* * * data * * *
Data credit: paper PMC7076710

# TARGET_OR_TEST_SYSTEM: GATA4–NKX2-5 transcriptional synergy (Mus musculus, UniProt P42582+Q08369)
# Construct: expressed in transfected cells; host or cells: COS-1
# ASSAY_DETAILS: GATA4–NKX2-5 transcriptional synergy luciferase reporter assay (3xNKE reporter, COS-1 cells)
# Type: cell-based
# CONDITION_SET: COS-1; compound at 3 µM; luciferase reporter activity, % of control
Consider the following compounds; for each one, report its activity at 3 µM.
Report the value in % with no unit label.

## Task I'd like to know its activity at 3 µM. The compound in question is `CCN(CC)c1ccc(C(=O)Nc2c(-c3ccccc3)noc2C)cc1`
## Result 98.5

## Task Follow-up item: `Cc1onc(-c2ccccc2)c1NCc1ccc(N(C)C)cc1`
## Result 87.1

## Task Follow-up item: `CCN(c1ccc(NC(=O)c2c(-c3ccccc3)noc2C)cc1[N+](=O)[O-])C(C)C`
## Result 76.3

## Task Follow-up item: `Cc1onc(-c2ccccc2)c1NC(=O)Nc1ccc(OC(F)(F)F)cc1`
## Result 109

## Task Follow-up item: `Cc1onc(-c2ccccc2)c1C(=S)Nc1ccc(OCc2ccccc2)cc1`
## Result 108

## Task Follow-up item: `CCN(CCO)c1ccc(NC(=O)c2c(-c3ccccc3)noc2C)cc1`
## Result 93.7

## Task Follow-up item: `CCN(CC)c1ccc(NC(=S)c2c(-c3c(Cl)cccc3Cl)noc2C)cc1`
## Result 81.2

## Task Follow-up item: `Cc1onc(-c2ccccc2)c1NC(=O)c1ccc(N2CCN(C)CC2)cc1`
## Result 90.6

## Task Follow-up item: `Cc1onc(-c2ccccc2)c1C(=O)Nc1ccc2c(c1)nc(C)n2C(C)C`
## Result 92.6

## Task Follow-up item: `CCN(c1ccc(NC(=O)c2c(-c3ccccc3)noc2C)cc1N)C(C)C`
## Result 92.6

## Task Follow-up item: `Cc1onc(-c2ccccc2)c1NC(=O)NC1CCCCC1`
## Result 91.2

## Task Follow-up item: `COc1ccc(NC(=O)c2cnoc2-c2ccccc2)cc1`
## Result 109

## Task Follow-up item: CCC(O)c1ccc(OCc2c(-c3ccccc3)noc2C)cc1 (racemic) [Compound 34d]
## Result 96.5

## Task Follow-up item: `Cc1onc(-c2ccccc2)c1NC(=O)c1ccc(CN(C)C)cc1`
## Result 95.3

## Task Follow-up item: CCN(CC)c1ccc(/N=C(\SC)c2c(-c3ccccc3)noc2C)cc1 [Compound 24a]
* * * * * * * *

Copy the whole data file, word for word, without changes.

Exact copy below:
Data credit: paper PMC7076710

# TARGET_OR_TEST_SYSTEM: GATA4–NKX2-5 transcriptional synergy (Mus musculus, UniProt P42582+Q08369)
# Construct: expressed in transfected cells; host or cells: COS-1
# ASSAY_DETAILS: GATA4–NKX2-5 transcriptional synergy luciferase reporter assay (3xNKE reporter, COS-1 cells)
# Type: cell-based
# CONDITION_SET: COS-1; compound at 3 µM; luciferase reporter activity, % of control
Consider the following compounds; for each one, report its activity at 3 µM.
Report the value in % with no unit label.

## Task I'd like to know its activity at 3 µM. The compound in question is `CCN(CC)c1ccc(C(=O)Nc2c(-c3ccccc3)noc2C)cc1`
## Result 98.5

## Task Follow-up item: `Cc1onc(-c2ccccc2)c1NCc1ccc(N(C)C)cc1`
## Result 87.1

## Task Follow-up item: `CCN(c1ccc(NC(=O)c2c(-c3ccccc3)noc2C)cc1[N+](=O)[O-])C(C)C`
## Result 76.3

## Task Follow-up item: `Cc1onc(-c2ccccc2)c1NC(=O)Nc1ccc(OC(F)(F)F)cc1`
## Result 109

## Task Follow-up item: `Cc1onc(-c2ccccc2)c1C(=S)Nc1ccc(OCc2ccccc2)cc1`
## Result 108

## Task Follow-up item: `CCN(CCO)c1ccc(NC(=O)c2c(-c3ccccc3)noc2C)cc1`
## Result 93.7

## Task Follow-up item: `CCN(CC)c1ccc(NC(=S)c2c(-c3c(Cl)cccc3Cl)noc2C)cc1`
## Result 81.2

## Task Follow-up item: `Cc1onc(-c2ccccc2)c1NC(=O)c1ccc(N2CCN(C)CC2)cc1`
## Result 90.6

## Task Follow-up item: `Cc1onc(-c2ccccc2)c1C(=O)Nc1ccc2c(c1)nc(C)n2C(C)C`
## Result 92.6

## Task Follow-up item: `CCN(c1ccc(NC(=O)c2c(-c3ccccc3)noc2C)cc1N)C(C)C`
## Result 92.6

## Task Follow-up item: `Cc1onc(-c2ccccc2)c1NC(=O)NC1CCCCC1`
## Result 91.2

## Task Follow-up item: `COc1ccc(NC(=O)c2cnoc2-c2ccccc2)cc1`
## Result 109

## Task Follow-up item: CCC(O)c1ccc(OCc2c(-c3ccccc3)noc2C)cc1 (racemic) [Compound 34d]
## Result 96.5

## Task Follow-up item: `Cc1onc(-c2ccccc2)c1NC(=O)c1ccc(CN(C)C)cc1`
## Result 95.3

## Task Follow-up item: CCN(CC)c1ccc(/N=C(\SC)c2c(-c3ccccc3)noc2C)cc1 [Compound 24a]